With Vegemates like that, who needs frenemies?

Posted by Sainsbury's on 19 April 2016

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Matchmaking in the Kitchen Will Save Shoppers Pounds

Shoppers could save over £100 a year just by turning their hand to matchmaking…for fruit and veg. Finding the perfect pal for parsnips or a life partner for plums could mean the difference between throwing out fresh fruit and veg and extending its life.

Shelf-life tips

Certain fruit and veg produce gases during ripening that can reduce the shelf-life of neighbours in the fruit bowl or veggie drawer.  This leads to them spoiling quicker and often ending up in the bin.

The average UK family household wastes £700 per year[1] in food that could be eaten, but ends up being thrown out instead. Fresh fruit and vegetables contribute a significant amount with 20% of what is bought being wasted, amounting to £2.6 billion.

Compiled by Sainsbury’s product technologists, this guide lists the ‘perfect pears’ for example, berries and grapes are firm-fridge-friends, while pineapples and lemons are best together, at room temperature.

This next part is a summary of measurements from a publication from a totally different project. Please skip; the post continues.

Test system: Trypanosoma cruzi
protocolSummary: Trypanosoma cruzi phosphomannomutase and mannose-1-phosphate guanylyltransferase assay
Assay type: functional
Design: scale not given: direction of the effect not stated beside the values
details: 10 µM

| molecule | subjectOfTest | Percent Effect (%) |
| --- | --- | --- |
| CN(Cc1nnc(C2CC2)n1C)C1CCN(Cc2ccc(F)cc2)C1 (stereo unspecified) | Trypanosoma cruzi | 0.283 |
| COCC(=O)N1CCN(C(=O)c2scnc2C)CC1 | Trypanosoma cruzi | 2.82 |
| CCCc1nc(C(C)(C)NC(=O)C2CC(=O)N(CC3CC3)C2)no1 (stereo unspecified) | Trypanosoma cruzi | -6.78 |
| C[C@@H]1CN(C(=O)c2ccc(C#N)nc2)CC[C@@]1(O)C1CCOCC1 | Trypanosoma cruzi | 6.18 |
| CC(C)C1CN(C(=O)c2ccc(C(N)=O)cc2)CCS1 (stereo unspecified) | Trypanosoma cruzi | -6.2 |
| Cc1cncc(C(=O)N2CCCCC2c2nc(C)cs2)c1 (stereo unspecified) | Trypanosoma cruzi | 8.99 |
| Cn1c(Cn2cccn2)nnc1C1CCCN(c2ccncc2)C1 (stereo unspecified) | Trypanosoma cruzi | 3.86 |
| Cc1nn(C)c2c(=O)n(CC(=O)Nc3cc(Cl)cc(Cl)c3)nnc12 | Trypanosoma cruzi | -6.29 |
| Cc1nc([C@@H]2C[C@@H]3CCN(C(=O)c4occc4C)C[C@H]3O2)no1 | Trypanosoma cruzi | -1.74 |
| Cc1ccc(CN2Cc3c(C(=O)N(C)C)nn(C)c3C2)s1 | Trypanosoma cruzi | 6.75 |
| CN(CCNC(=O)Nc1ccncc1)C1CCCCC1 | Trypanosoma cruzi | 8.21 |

Vegetable perfect match facts

More on Sainsbury’s efforts to reduce food wastage in the UK

The Guide to Culinary Companionship is the latest from Sainsbury’s Waste Less, Save More initiative, following an investment of £1m in making Swadlincote, Derbyshire, an official test-bed of ideas and innovation to dramatically cut food waste by 50%.

Following a successful bid by the small market town against 188 other UK towns, the supermarket will be helping with a number of innovations that are designed to help the locals save £350 per household over the coming year.

The findings from the year-long trial will be used to create a blueprint for communities across the UK, so others can follow in the footsteps of Swadlincote.

  *   Tackling food waste is one of Sainsbury’s main business priorities over the next five years.
  *   Sainsbury’s has committed to investing £10 million to deliver new innovations and long-term solutions for our customers and their households.


[1] Figures sourced from Wrap 2012 http://www.wrap.org.uk/sites/files/wrap/hhfdw-2012-main.pdf.pdf